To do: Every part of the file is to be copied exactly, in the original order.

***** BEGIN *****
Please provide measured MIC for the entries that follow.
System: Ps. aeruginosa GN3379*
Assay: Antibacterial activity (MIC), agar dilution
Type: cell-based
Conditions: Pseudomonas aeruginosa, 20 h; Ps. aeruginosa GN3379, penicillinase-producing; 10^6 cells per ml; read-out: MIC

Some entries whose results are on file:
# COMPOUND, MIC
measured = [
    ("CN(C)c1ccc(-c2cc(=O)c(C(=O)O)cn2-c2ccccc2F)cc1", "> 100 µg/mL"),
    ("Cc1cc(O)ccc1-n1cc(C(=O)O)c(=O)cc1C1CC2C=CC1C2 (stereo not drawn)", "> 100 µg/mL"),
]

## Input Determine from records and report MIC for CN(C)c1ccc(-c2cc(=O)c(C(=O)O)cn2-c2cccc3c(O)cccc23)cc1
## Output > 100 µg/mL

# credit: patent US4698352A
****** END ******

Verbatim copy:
Please provide measured MIC for the entries that follow.
System: Ps. aeruginosa GN3379*
Assay: Antibacterial activity (MIC), agar dilution
Type: cell-based
Conditions: Pseudomonas aeruginosa, 20 h; Ps. aeruginosa GN3379, penicillinase-producing; 10^6 cells per ml; read-out: MIC

Some entries whose results are on file:
# COMPOUND, MIC
measured = [
    ("CN(C)c1ccc(-c2cc(=O)c(C(=O)O)cn2-c2ccccc2F)cc1", "> 100 µg/mL"),
    ("Cc1cc(O)ccc1-n1cc(C(=O)O)c(=O)cc1C1CC2C=CC1C2 (stereo not drawn)", "> 100 µg/mL"),
]

## Input Determine from records and report MIC for CN(C)c1ccc(-c2cc(=O)c(C(=O)O)cn2-c2cccc3c(O)cccc23)cc1
## Output > 100 µg/mL

# credit: patent US4698352A